Can you remember the first lie you ever told? I can’t. What I do remember is the flush accompanying the misrepresentation, the internal conflict when the admonitions of parents and priests collided with the need to shift blame, to deny guilt. Even the slightest misdirection resulted in an agony of self-reproach. I was never a good liar. I do not have a poker face. So, in the frenzy of outright lies and daily distortions that have accompanied our current crises — coronavirus, anti-violence protests, Black Lives Matter — I find my falsehood meter in daily overdrive.
As children, we believe, early on, that life is painted in black and white. On one hand, there is the Truth. On the other, Lies. But as we grow, gray intrudes. The subtle blend of self-preservation, tact, and the desire to appear better than we are, muddies the water in which we swim. These days, caught in a riptide of deliberate manipulation of truth, our society has fallen victim to distortion, divisiveness, and outright falsehood. We are casualties of a storm of untruth. Navigating is damn near impossible. It feels as though we have furled the sails and abandoned the oars, giving ourselves up to the gale of hype and hysteria surrounding every act and action. This is depressing.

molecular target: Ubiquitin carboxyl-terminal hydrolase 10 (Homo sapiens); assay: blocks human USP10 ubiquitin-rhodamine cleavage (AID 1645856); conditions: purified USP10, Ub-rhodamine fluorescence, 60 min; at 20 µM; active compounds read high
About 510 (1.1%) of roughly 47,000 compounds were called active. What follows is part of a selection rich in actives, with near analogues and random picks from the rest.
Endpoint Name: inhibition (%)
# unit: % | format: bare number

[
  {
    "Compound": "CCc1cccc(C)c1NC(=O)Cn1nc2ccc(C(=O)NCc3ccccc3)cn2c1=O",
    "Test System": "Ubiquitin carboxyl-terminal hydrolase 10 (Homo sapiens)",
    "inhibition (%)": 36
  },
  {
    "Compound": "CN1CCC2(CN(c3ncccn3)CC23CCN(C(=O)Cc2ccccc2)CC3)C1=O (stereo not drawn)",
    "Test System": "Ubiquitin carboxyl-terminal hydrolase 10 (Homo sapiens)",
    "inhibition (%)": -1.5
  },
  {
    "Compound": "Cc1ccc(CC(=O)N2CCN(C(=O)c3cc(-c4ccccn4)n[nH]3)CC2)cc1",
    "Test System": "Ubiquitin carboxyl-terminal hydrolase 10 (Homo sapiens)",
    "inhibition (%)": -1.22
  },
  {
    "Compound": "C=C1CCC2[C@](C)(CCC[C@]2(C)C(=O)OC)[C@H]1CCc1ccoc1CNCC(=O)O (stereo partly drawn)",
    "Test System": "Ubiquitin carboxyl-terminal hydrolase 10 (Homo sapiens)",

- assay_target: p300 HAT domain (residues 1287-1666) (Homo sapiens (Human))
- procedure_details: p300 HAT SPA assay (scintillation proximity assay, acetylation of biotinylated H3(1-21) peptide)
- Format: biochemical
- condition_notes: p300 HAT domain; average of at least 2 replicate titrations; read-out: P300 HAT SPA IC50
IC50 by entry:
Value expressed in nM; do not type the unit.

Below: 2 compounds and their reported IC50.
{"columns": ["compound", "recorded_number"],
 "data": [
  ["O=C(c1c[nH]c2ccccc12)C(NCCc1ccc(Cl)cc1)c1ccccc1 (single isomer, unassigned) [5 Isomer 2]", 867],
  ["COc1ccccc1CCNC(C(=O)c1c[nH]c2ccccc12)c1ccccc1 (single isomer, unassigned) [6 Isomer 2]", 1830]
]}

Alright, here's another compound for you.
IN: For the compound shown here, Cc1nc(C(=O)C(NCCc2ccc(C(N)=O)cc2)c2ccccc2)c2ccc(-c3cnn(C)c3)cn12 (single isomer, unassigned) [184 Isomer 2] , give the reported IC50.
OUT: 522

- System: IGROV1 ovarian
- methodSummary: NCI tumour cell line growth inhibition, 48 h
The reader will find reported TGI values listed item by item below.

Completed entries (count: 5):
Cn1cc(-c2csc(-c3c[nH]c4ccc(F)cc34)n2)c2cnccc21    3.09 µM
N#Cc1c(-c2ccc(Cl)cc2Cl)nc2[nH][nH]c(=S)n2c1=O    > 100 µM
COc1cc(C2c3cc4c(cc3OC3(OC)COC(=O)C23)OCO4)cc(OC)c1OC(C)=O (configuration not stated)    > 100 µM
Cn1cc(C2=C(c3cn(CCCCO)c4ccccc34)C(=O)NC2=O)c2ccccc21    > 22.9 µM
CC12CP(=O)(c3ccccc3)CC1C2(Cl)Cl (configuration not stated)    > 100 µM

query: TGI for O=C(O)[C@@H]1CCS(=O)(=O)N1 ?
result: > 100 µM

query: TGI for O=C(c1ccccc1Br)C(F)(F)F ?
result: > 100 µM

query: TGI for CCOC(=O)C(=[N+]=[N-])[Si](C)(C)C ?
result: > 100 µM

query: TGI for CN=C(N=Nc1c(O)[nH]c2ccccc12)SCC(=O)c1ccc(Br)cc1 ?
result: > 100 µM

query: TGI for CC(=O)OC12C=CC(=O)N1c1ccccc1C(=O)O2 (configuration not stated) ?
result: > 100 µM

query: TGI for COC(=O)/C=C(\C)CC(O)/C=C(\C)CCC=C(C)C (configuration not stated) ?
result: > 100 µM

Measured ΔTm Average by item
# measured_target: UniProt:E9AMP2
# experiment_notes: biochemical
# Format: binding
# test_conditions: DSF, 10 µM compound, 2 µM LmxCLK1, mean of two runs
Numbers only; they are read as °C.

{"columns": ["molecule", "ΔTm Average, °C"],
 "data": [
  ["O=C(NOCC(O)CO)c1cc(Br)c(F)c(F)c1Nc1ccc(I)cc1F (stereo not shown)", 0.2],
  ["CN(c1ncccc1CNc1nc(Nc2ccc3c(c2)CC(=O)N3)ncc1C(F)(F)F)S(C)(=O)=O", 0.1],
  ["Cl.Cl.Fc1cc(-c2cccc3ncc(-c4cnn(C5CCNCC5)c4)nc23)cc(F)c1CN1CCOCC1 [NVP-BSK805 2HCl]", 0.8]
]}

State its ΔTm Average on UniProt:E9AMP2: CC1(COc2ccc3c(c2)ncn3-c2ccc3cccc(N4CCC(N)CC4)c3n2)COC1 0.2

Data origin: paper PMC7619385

Many writers have risen to the challenge of the moment, turning their creative energy into poems, stories, novels, memoirs that expose the toxic, falsehood-laden swamp of misinformation. I am tempted to paddle my craft in that direction. Politicos of every stripe, from journalists to ambassadors, have propelled their boats toward the goal of big advances and speaking tours. However, my instinct is to head in the other direction, to find clean water, less traveled, to float along with clarity, and the utter transparency of truth. Hard to do these days, right? So, I listen. I watch. I evaluate the bias that informs every pronouncement. And I wonder what happened to the child in each of us who knew the difference between truth and untruth, who fought to occupy and guard the high road between right and wrong. I wonder, too, how liars face themselves in the mirror each morning, fully aware that they are going out to proclaim a spin that pretends to be gospel. Has it really become that easy to lie?
I’m not naive. I understand that circumstance can temper revelation, that protecting sometimes requires adjustments of what is revealed and what concealed. Yet, my inner child recognizes that truth may hurt but ultimately prevails, that historical omissions build a house of sand, that only honest confrontation brings about the changes so desperately needed to lift us into tomorrow.